Sacha Polak’s Dirty God focuses on Jade, a young mother from London who is recovering from an acid attack perpetrated by her child’s father. Needless to say, this is heavy material. Something wonderful about the film is that the actress playing Jade, Vicky Knight is a burn victim herself. It lends a realism to the movie that makes it by turns heartbreaking and inspiring.
Jade is just leaving the hospital at the beginning of Dirty God. Her mother, Lisa (Katherine Kelly), has a room prepared for Jade and her daughter, Rae (Eliza Brady-Girard). Jade tries to return to the normalcy of everyday life prior to her accident, but it’s a lot harder than she anticipated it to be. She goes out with her friend, Shami (Rebecca Stone), but it doesn’t feel the same.
Jade’s always feeling like people are looking at her, and sometimes, she is right. There are a lot of offhand comments made by strangers throughout the film. After a while, when Jade finds out that she will not be getting any more surgeries and that the way she looks is the “finished product,” she starts looking into plastic surgery options. She finds a clinic in Morrocco that will do a procedure for $3400. She starts working at a customer service call center to save money.
“…a young mother from London who is recovering from an acid attack…”
Things continuously fall apart for Jade throughout Dirty God. The title comes from a line Jade says to Shami’s boyfriend, Naz (Bluey Robinson), for who she has a bit of a thing for. She says to him, “You and I don’t have the same God. My God’s a dirty God.” Meaning that the master of the universe dealt her the short straw. It’s easy to believe that sort of thing when you’re down on your luck, and Jade is maybe the most down on her luck person in the world of the movie. We see her act out of desperation so many times, and due to the powerful script and direction by Susie Farrell and Polak, we feel Jade’s shame right along with her.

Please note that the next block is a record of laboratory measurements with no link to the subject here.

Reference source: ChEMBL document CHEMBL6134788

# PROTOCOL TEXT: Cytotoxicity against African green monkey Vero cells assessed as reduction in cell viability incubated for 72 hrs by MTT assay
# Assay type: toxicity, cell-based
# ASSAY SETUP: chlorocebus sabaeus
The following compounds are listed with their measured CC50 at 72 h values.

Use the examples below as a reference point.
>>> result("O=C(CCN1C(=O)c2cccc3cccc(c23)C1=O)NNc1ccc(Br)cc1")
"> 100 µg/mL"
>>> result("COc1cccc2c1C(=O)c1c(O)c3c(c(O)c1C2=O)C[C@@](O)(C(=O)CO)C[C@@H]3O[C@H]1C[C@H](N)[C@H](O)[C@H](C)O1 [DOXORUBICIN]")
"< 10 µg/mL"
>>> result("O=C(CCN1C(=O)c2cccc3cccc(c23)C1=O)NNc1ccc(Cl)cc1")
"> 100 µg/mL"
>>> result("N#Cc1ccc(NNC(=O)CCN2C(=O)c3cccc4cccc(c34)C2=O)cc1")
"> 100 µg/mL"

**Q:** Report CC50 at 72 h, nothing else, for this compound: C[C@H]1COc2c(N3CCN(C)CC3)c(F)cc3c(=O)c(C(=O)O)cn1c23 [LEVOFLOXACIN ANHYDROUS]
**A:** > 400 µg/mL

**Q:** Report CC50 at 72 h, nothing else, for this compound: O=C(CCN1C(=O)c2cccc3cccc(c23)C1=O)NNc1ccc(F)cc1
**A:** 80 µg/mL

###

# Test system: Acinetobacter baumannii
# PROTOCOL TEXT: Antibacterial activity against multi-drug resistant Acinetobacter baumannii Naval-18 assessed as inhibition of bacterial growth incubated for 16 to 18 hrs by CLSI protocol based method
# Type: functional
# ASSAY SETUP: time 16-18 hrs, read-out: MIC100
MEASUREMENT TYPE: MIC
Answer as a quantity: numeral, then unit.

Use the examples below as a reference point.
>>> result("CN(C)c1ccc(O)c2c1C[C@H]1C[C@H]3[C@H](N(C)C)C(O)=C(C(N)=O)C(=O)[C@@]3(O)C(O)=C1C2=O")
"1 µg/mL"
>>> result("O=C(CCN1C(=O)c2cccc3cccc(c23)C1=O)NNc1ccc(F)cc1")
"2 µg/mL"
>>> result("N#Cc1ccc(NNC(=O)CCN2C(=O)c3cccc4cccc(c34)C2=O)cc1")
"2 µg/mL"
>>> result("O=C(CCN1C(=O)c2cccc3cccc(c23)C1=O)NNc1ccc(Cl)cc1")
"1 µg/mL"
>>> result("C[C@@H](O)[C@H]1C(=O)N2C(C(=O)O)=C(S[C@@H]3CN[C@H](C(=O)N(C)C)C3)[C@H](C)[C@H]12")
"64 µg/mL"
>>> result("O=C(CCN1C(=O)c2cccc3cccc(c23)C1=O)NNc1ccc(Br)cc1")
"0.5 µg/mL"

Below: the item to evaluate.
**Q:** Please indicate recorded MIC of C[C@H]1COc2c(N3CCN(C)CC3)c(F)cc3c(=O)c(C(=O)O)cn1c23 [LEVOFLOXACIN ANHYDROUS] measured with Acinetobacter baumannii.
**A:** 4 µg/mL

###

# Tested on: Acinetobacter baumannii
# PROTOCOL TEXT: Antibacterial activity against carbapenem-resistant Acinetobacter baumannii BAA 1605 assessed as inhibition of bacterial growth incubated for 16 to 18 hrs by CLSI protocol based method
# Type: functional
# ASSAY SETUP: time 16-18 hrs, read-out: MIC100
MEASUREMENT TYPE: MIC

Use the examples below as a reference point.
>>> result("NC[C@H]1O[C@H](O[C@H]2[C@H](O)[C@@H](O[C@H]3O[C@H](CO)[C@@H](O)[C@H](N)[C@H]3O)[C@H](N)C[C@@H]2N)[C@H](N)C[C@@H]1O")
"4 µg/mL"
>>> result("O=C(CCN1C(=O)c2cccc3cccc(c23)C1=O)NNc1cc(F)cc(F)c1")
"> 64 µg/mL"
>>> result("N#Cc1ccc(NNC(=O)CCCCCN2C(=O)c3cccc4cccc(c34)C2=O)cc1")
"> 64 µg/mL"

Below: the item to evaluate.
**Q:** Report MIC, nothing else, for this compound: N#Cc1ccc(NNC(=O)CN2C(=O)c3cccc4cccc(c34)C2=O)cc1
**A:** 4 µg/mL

The journey of Dirty God is fraught, but, thank whichever God, dirty or clean, there is a light at the end of the tunnel. If there wasn’t, this film would be the saddest movie I’ve ever seen. However, Jade is tough, and she gets through all the adversity the world dishes out to those who don’t fit into the prescribed beauty standards. She builds a better relationship with her mother and Rae, and she does her very damnedest to move forward. Of course, there are pitfalls.
I liked the film because it’s very realistic. Jade has to hit absolute rock bottom before she starts to accept herself as she is now. Obviously, things are much more difficult for victims of acid attacks, but there is a metaphor in there for everyone, telling us that we are all capable of surviving the worst. That’s a wonderful message for the times we are now living in, and it’s one of many reasons why you should check out Dirty God.
"…a metaphor...telling us that we are all capable of surviving the worst."